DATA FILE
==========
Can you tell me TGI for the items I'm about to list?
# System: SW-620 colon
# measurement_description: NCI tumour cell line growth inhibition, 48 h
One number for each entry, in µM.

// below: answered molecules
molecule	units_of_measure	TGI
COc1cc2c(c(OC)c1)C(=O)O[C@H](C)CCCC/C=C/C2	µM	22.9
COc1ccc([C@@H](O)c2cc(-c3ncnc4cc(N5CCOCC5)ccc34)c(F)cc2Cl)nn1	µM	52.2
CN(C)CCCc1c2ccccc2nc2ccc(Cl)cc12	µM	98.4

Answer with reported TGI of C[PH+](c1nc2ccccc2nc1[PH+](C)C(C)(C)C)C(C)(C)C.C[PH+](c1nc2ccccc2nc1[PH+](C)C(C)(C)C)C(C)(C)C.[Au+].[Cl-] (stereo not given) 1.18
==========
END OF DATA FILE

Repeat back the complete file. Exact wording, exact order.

Can you tell me TGI for the items I'm about to list?
# System: SW-620 colon
# measurement_description: NCI tumour cell line growth inhibition, 48 h
One number for each entry, in µM.

// below: answered molecules
molecule	units_of_measure	TGI
COc1cc2c(c(OC)c1)C(=O)O[C@H](C)CCCC/C=C/C2	µM	22.9
COc1ccc([C@@H](O)c2cc(-c3ncnc4cc(N5CCOCC5)ccc34)c(F)cc2Cl)nn1	µM	52.2
CN(C)CCCc1c2ccccc2nc2ccc(Cl)cc12	µM	98.4

Answer with reported TGI of C[PH+](c1nc2ccccc2nc1[PH+](C)C(C)(C)C)C(C)(C)C.C[PH+](c1nc2ccccc2nc1[PH+](C)C(C)(C)C)C(C)(C)C.[Au+].[Cl-] (stereo not given) 1.18